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Thread: Three hikers missing on Mt. Whitney

  1. #16
    Senior Member Chip's Avatar
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    Quote Originally Posted by Craig View Post
    If the summit hut wasn’t there, this probably would have turned out much differently.

    I’m thinking this group was underprepared for the conditions they were likely to encounter and continued ascending into worsening weather just to summit.
    Okay. Agreed. Happy they found the hut. The entire group seems to have been on a "City Slickers" type adventure quest, with the low and high point stuff, which, I'm sure, added to these 3 being compelled to summit.

    Good Karma out to the other two.
    Dead Last > Did Not Finish > Did Not Start

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  2. #17
    Banned Kevin Rooney's Avatar
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    Quote Originally Posted by Craig View Post
    3. The summit hut is locked off season, maybe year round. They had to have broken it to get out of the weather. Their supplies consisted of a day pack (unclear as to what that consisted of). The hut had a food stash inside that kept them fed for the (4 days ?) they were there. They probably didn’t have the necessary clothing to spend a night on the mountain much less (4 nights?).If the summit hut wasn’t there, this probably would have turned out much differently.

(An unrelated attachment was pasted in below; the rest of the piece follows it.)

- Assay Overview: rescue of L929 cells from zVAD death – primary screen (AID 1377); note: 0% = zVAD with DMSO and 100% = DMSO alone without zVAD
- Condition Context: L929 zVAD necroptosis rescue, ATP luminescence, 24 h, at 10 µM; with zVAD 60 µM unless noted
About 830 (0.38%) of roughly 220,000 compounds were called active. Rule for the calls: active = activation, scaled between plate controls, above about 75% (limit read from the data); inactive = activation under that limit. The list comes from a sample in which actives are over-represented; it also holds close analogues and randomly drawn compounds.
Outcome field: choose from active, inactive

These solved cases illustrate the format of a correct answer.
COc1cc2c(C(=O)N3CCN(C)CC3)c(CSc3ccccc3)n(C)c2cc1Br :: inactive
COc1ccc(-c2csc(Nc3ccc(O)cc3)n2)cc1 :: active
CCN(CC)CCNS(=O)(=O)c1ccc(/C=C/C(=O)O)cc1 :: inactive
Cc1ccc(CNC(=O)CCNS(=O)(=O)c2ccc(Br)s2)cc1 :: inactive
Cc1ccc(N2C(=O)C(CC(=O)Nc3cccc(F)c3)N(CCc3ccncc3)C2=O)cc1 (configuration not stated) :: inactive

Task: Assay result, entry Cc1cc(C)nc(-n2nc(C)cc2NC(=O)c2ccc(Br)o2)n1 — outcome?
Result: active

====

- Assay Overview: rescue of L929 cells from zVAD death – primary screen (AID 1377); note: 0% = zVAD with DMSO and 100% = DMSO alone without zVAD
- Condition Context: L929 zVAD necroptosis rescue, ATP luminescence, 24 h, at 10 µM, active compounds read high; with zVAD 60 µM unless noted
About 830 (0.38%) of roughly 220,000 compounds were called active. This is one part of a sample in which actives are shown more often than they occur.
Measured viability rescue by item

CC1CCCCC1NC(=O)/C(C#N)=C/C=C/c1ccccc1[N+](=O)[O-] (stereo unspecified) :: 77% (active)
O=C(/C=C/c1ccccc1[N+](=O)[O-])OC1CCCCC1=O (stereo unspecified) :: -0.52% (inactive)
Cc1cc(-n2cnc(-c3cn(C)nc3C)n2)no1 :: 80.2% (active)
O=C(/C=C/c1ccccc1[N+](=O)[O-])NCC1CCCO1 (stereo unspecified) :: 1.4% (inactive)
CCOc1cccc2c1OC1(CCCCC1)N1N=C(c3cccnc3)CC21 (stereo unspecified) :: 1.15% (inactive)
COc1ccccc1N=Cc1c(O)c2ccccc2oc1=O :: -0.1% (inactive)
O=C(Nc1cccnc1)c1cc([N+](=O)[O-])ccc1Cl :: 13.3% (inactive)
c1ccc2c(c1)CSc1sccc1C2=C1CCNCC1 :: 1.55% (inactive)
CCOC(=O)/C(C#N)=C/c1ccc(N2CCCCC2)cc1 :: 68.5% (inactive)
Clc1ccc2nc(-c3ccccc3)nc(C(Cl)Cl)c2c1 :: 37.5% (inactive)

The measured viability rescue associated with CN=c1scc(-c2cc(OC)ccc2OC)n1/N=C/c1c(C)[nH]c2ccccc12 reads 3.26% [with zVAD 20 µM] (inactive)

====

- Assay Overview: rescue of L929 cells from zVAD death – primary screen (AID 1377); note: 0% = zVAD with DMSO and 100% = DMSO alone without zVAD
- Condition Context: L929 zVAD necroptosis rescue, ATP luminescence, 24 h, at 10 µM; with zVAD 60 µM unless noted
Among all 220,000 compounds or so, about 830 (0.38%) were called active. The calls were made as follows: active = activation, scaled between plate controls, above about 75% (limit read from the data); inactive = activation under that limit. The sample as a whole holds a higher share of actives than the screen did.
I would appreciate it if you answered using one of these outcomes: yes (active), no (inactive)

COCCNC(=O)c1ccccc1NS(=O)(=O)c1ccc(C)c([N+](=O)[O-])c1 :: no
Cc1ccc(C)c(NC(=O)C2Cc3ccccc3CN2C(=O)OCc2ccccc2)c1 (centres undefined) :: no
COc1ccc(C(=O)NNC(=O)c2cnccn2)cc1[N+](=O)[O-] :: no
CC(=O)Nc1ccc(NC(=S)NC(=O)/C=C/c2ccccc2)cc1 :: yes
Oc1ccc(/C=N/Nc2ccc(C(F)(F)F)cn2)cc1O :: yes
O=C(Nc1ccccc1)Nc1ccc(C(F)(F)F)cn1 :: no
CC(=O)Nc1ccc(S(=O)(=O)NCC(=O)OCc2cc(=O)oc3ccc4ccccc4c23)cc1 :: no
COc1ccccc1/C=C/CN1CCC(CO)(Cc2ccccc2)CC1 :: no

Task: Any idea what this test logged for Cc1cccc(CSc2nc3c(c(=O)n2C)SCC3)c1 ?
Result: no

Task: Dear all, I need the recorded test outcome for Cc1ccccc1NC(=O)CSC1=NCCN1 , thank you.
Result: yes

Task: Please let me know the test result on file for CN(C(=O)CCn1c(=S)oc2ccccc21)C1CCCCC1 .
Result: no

Craig - I'm not sure the room on the western side of hut (the one to the right of the register box) is locked during the off season, or even has the capability to be locked. I know that snow frequently blows in there, sometimes nearly filling the room. I believe there is a smaller room, to the left of the register, which is kept locked by the USPS and contains emergency gear. I do know that when I was last there (Sept 15th), the door handle on the larger room was nearly falling off.

    Personally, I rarely go into the room when I'm up there - it's just too damn cold.

  3. #18
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    The other two hikers walked out safe. Took a long route to avoid bad weather-
    http://www.mercurynews.com/breaking-...nclick_check=1

    One thing Ed Viesturs said in his book, as I recall, was that he knew when to turn around and come back down, that summiting wasn't as important as going home. Not those exact words, but something like that.

  4. #19
    Senior Member Craig's Avatar
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    It appears one of the 3 hikers texted his GF when they arrived at the hut telling her they were at the hut and needed food, water and warm clothing. That explains why the others in their party jumped in their cars and left the TH once they returned.

    Apparently SARs knew they were in the shelter. Probably no outrage in Cal. on this one. If an outer-stater did this in NH....

    On a side note:

    I have been following the story of a missing hiker in CO. He disappeared in the Holy Cross wilderness 4 weeks ago without a trace. In a lengthy thread on 14ers, “CCSARCAP” posted the following stats from a book called “Lost Person Behavior”.


    One day after a person is reported missing his/her chances of being deceased is 50%
    Two days 74%
    Three days 83%
    Four days 92%
    Five days 100%---Although there have been mentioned a few miracles
    I found these stats very interesting.
    Enjoy your best

  5. #20
    Senior Member Chip's Avatar
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    Quote Originally Posted by TomD View Post
    The other two hikers walked out safe. Took a long route to avoid bad weather-
    http://www.mercurynews.com/breaking-...nclick_check=1